Los Angeles (California), USA – Ahmet Ertegun, the founder of Atlantic Records, one of the most influential record companies of the late 20th century, died today at the age of 83.
“It is with deep sadness that I write to share the news that our beloved Ahmet Ertegun-a man whose passion for music, entrepreneurial vision, and spirit of humanity stirred the souls of millions-died today at the age of 83,” said Edgar Bronfman, Jr., Chairman and Chief Executive Officer of Warner Music Group.
As the Founding Chairman of Atlantic Records, Ahmet’s achievements over the past six decades are legendary. From a small rented office with two battered desks and a grand piano, Ahmet and Herb Abramson launched a label that would ultimately shape and reshape the course of 20th Century music, decade after decade.”We wanted to make the kind of records that we would want to buy,” Ahmet once recalled. “We were having great fun, and never imagined that we would be able to make a real living out of doing what we loved so much.”
And for nearly sixty years, that’s what Ahmet did-signing, recording, and developing talented artists whose brilliant creative work would come to define entire genres, from R&B to Jazz to Rock & Roll to Pop-and inspire generations to come.
Ray Charles, Ruth Brown, Big Joe Turner, The Drifters, Ben E. King, Bobby Darin, Sonny & Cher, Otis Redding, Wilson Pickett, Aretha Franklin, Solomon Burke, Eric Clapton, Led Zeppelin, Crosby Stills Nash & Young, The Rolling Stones, Phil Collins, Bette Midler, Pete Townshend, Manhattan Transfer, Kid Rock-the list of artists Ahmet has personally nurtured goes on and on. And so does their music, which is ultimately the richest tribute to a man who dedicated his life to the most soulful of human endeavors.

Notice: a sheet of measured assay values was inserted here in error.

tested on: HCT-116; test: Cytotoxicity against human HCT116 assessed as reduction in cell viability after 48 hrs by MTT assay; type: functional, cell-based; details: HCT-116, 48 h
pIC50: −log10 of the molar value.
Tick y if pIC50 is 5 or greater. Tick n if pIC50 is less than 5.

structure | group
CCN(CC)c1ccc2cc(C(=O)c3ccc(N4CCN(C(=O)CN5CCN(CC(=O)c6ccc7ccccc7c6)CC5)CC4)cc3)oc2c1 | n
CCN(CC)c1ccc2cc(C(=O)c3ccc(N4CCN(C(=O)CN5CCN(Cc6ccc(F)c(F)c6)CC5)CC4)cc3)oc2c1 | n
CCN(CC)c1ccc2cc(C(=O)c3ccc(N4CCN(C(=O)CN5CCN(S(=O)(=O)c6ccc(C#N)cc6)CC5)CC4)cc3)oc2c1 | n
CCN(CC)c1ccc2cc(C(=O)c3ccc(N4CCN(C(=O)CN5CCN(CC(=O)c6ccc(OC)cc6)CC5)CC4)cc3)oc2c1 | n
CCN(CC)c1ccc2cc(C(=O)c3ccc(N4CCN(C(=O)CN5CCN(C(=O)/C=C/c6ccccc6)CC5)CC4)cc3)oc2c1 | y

The cosmopolitan son of a Turkish diplomat, Ahmet was a man who grew up with privilege, but who spent his free time as a teenager combing through the used record shops of Washington, and going door-to-door through the city’s poorest neighborhoods, buying up old albums. Not with a plan or out of ambition, as most people would define it, but driven by his true hunger for great music, and an almost visceral need to absorb its truth.
“Ahmet was not only the architect of Atlantic Records, but he played a pivotal role in the creation of Warner Music Group-serving as an invaluable advisor as the entire company grew both domestically and globally,” continued Bronfman. “There is no doubt that without his insight and knowledge, WMG would not have become the company it is today.
And while I think all of us admire Ahmet’s visionary talents as a music man and as a recording industry pioneer, it is his lifelong pursuit of truth-as distilled into music-that I find most inspiring. For all of us at Warner Music, it has been an honor to work with Ahmet. He showed us all how to live life with passion, integrity, generosity, and joy, and we will miss him deeply.
Our thoughts today are with Ahmet’s family. May his memory, and the music he helped bring to life, inspire us all to follow our dreams.”
“Ahmet Ertegun was a true visionary whose life’s work had a profound
impact on our culture’s musical landscape, as well as around the world, ”
said Neil Portnow, President of The Recording Academy. “As a Trustees Award
recipient and our first Salute to Industry Icons honoree, The Recording Academy®
had the distinct honor of paying homage to an extraordinary man and one of the
most respected executives ever in the entertainment industry.
His contributions to popular music are everlasting, and his incredible
accomplishments will continue to be celebrated for many years to come. This is
truly a sad day for the music industry and for music lovers everywhere, but his
legacy will shine on forever. Our deepest sympathies go out to his family, his
friends, and all who had the pleasure of knowing him.”
Ahmet Ertegun photo © Bette Marshall, courtesy of Library of Congress.